If you're a hetero sexual lady detective, however, this is sort of boring.
"Dance for You" is the seventh music video to arrive from Queen B's latest album "4" (this track was culled from the deluxe version) and is the seventh of seven to be included on her latest "Live at Roseland" DVD 2-disc collection. It was directed by the singer and Alan Ferguson, who helmed "Party" earlier this fall.
Hashtag rap in animated form
Actually, this is funny.
Odd Future has its own live-action, "Jackass"-style show coming to Cartoon Network's Adult Swim, but the hip-hop troupe's Tyler, The Creator is jumping the gun a little bit and appeared on "Regular Show" in animated form.
Tyler appears as a bully Blitz Comet along side the rest of his crew CrewCrew, with Alpha Dog (Donald Glover aka Childish Gambino) and Demolition (MC Lyte [YAY!]). CrewCrew engages in a rap battle with a Shakespearean spitter named Pops, to a delightful end.
Tyler doubles as another rapper in the ep, Big Trouble. Tyler's known for his admirably smart but confrontational (and sometimes misogynistic, offensive, among other adjectives, yes) style. It's kind of fun to see him get a beat down, in a way. Have some fun with that big head of his.
"Loiter Squad" comes to the network next year.
Cudi collabs with Cleveland cohort Dot da Genius: more rock to come?
- Critic's Rating A-
- Readers' Rating A+
Kid Cudi has behaved erratically over the last couple of years, to say the least. After the much-acclaimed release of 2009's "Man on the Moon: The End of Days," Cudi hemmed and hawed about his next collaborations and the name of his second album (eventually settling on "Man on the Moon II: The Legend of Mr. Rager" in 2010). He's told the press he wasn't going to guest on any more records. And then he guested on everybody's record this year (including Wale, who used a boost from quite a few rappers). He slowly been melding more rock into his sets, he dissolved his old record label and started a new one and even got arrested.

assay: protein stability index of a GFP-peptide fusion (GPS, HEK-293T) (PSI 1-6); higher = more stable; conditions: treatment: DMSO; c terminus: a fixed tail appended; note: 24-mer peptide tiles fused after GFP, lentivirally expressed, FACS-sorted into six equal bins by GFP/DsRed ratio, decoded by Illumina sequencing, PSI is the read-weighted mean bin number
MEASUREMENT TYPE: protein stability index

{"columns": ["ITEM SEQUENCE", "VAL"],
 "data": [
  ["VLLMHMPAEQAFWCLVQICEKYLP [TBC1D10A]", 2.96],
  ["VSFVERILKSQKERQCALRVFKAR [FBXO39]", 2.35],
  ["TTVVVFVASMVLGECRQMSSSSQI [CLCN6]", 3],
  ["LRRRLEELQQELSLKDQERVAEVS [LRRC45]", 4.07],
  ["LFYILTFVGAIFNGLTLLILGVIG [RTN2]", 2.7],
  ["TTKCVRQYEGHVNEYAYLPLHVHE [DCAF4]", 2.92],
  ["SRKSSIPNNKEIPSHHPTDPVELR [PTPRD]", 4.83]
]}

Dude is busy. Good thing he's talented, and it shows on "Brake."
"Brake" is the
second third fourth third-and-a-half song to arrive from his collaboration with producer Dot da Genius, also from his home town of Cleveland. The duo operated under two different names over the last year but now seem to have settled on WZRD.
The first track from now-WZRD was "No One Believes Me" (heh), but under Cudi's name. Follow? The video was cool, the music an even bigger indication of what was to come, the rock-centric "Brake."
Talk about tension
- Critic's Rating A
- Readers' Rating A+
Fleet Foxes' latest album "Helplessness Blues" has been out for a while, but they've been saving up at least one particular goodie for this, the end of the year.
Frontman Robin Pecknold's brother Sean directed animated clip for the band, for "The Shrine/An Argument," which the brother animated together. It featuring myth, monsters and as much plot tension as the song's audio provides. I woke up still thinking about it. I'd recommend giving it a go.
Sean Pecknold also helped out on Fleet Foxes' "Mykonos" and "White Winter Hymnal," and on Pearly Gate Music's "Rejoice," which I love. PGM's Zach Tillman (brother of Fleet Foxes' J. Tillman) put out a damn good album last year, as previously reported.